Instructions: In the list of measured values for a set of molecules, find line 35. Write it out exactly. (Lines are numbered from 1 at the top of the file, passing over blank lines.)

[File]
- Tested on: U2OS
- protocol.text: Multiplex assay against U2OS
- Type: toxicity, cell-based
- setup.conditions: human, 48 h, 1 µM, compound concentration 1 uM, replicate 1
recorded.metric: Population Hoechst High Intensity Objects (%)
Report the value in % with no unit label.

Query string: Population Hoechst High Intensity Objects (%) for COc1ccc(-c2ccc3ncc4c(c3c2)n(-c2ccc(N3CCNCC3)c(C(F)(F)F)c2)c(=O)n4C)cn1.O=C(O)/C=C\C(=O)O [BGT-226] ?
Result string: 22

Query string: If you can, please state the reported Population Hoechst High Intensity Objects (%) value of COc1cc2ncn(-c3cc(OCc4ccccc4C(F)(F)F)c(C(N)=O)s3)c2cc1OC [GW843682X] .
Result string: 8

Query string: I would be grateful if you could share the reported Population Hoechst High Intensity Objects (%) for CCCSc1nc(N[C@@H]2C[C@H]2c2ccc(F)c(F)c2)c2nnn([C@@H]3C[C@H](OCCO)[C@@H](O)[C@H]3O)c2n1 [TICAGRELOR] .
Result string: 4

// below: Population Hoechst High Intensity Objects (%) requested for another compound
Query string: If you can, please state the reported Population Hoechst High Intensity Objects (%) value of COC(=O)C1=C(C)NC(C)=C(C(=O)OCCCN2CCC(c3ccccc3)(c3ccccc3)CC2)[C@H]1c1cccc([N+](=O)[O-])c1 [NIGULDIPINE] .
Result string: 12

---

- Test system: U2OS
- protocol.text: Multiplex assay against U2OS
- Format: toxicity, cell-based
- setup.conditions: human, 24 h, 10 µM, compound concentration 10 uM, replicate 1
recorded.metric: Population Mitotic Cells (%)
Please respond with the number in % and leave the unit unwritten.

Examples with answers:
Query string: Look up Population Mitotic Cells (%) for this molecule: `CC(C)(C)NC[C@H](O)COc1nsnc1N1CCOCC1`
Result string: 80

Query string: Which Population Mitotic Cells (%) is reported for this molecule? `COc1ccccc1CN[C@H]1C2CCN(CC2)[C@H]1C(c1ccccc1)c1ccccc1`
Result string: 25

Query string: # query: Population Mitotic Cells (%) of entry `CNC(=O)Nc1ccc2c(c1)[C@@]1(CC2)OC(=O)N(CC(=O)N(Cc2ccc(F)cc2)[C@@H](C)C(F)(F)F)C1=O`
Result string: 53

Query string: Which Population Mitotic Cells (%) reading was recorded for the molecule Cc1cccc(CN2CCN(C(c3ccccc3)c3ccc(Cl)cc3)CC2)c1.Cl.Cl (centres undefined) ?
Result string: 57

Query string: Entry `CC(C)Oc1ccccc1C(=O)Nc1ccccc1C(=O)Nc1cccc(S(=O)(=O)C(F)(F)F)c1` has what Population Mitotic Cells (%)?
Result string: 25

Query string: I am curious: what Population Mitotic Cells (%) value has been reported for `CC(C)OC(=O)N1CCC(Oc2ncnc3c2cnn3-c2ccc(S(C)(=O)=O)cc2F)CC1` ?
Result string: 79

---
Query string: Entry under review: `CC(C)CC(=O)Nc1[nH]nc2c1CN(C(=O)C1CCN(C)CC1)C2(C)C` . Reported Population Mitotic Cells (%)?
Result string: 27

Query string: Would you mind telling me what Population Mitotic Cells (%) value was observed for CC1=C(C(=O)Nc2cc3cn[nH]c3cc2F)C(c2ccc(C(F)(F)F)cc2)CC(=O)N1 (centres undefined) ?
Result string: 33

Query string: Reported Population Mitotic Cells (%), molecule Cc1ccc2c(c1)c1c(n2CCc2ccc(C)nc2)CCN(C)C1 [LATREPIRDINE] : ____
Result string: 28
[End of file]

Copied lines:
Result string: 79